Trade, climate change and a “just transition”

International trade agencies joined forces this weekend to hold an event in the Marrakesh UNFCCC COP22 about how trade can contribute to the implementation of the Paris Agreement. The agreement provides a framework for countries to commit to reducing greenhouse gas emissions. For the first time, trade was officially on the agenda for discussions. This was a constructive step and built on the dialogue hosted by the LDC Group and ITC in Geneva in which the relationship between trade and climate change was explored.

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Trade and climate change expert panel at COP22 Marrakesh

Representatives from ITC, UNCTAD, WTO, IFAD and UNFCCC spoke with Peter Wooders from IISD moderating. Some of the main themes that emerged included the following:

  • The UNFCCC delegate highlighted that trade is implicitly recognized in Article 2 of the UNFCCC Convention “…to enable economic development to proceed in a sustainable manner.” It is also referred to more explicitly in the Kyoto Protocol article 2.3 “The Parties included in Annex I shall strive to implement policies and measures under this Article in such a way as to minimize adverse effects, including the adverse effects of climate change, effects on international trade, and social, environmental and economic impacts on other Parties, especially developing country Parties”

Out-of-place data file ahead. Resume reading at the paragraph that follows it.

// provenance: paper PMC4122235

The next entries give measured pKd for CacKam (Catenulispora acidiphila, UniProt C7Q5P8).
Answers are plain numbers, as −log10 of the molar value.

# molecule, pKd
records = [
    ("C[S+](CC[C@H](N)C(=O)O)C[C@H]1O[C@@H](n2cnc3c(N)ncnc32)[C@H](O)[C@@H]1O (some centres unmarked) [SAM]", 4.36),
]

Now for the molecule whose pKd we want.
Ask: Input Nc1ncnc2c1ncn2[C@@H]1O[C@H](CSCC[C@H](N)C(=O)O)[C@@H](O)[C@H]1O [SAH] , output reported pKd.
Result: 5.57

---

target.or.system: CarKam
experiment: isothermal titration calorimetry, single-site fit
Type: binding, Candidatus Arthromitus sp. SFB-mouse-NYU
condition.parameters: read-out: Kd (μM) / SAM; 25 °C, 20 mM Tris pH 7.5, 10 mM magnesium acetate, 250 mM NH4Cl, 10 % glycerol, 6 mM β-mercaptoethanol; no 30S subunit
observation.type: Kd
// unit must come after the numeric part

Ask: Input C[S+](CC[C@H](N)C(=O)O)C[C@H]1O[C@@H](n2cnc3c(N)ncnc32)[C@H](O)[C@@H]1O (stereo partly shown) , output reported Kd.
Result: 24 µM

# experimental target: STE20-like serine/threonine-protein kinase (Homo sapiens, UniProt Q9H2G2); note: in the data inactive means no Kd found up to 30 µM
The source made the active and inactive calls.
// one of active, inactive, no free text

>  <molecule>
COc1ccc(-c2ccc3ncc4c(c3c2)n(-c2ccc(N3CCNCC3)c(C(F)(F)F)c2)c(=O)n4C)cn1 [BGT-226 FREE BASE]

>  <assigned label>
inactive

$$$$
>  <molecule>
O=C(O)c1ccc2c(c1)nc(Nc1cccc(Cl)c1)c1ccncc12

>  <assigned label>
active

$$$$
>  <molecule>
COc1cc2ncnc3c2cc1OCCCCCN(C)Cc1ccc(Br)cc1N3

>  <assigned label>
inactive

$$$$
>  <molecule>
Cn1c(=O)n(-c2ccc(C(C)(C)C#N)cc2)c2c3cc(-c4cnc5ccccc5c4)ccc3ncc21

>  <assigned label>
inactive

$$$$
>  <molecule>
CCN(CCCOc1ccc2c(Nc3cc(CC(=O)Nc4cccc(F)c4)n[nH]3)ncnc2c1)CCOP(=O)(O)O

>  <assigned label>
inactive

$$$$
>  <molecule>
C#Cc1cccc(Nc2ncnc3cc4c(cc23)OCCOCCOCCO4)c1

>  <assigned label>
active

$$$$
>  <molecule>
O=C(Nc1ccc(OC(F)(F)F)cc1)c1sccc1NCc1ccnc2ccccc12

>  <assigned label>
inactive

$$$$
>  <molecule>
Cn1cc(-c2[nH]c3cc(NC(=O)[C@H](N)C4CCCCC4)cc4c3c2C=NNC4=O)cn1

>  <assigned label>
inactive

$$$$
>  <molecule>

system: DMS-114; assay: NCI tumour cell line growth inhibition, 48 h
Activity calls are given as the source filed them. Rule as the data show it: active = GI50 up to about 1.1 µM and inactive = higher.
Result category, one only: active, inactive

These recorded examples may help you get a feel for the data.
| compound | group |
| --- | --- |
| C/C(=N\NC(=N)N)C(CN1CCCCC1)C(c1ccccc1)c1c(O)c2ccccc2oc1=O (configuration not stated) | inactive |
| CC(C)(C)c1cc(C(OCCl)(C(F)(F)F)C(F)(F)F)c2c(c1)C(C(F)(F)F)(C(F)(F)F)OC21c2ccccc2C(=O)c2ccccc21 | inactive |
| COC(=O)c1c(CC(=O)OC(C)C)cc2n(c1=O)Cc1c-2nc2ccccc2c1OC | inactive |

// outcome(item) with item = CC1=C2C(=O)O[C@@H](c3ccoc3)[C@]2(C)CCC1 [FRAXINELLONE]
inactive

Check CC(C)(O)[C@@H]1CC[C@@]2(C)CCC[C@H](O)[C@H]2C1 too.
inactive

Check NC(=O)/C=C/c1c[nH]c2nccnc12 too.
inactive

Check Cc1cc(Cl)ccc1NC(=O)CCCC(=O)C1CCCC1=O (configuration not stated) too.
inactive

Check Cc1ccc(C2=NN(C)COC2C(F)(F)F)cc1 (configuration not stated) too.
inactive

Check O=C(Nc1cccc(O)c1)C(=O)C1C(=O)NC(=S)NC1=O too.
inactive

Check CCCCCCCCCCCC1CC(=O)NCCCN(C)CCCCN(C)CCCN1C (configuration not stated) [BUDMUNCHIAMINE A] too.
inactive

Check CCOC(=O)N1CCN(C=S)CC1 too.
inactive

• Trade liberalization speeds up the dissemination and increases innovation and investment in low carbon technologies – the plurilateral goods negotiations in Geneva are important in this respect. Given the bundling of services with environmental goods e.g. the maintenance of wind turbines, a trade liberalization agreement on services and inclusion of more developing countries will be important to drive further emissions reductions.
  • Implementing the Agreement through climate policies (known as “response measures” in the jargon) will have an impact on industries and employment. Low carbon sectors e.g. renewables and public transport will benefit whilst fossil fuel intensive sectors will suffer. Ensuring a “Just Transition” i.e. minimizing negative social impacts is necessary. This will be an increasingly important priority on the development agenda.

Earlier in the day, ICTSD held an event on the same subject. Similar messages emerged from the presentation, that trade is mutually supportive to the climate regime. The private sector were represented on the panel with a wind turbine association and large French energy group. Both advocated for a price on carbon and the removal of fossil fuel subsidies. The trade implications in terms of border carbon adjustments were discussed.

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